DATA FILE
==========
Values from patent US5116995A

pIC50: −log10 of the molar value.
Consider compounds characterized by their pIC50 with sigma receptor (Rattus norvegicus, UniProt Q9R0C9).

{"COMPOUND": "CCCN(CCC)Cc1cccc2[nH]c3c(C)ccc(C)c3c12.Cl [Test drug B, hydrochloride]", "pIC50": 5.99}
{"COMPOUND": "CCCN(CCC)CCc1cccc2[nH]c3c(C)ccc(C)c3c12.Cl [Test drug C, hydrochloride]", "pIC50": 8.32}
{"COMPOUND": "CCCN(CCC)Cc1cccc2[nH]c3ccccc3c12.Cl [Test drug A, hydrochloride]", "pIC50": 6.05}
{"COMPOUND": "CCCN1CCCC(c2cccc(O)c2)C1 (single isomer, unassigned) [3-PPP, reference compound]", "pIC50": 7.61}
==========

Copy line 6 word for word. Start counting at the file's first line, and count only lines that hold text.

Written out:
{"COMPOUND": "CCCN(CCC)Cc1cccc2[nH]c3ccccc3c12.Cl [Test drug A, hydrochloride]", "pIC50": 6.05}